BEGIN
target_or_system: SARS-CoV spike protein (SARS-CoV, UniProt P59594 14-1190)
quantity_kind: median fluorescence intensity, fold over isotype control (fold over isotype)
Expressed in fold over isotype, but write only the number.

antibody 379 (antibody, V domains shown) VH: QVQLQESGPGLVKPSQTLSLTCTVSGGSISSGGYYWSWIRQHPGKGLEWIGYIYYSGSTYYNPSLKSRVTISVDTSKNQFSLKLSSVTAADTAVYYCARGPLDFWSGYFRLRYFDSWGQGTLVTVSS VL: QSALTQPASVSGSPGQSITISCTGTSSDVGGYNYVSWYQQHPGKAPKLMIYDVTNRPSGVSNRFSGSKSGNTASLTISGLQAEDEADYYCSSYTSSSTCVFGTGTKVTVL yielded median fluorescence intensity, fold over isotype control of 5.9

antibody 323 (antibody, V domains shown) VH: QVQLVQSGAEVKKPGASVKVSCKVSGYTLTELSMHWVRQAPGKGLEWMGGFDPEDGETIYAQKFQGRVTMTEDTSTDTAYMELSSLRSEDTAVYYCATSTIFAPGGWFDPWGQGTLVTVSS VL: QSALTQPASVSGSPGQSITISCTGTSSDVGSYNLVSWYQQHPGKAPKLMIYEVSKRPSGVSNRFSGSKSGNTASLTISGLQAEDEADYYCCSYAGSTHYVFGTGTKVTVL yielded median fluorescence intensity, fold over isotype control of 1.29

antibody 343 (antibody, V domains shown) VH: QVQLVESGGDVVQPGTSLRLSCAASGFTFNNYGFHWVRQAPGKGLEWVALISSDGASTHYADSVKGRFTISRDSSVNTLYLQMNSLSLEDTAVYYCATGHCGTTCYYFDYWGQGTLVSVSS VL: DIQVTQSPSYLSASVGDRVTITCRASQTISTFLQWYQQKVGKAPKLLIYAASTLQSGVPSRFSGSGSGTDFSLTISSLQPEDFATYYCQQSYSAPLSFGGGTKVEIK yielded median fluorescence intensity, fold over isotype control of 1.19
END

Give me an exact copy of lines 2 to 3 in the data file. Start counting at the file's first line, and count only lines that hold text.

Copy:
quantity_kind: median fluorescence intensity, fold over isotype control (fold over isotype)
Expressed in fold over isotype, but write only the number.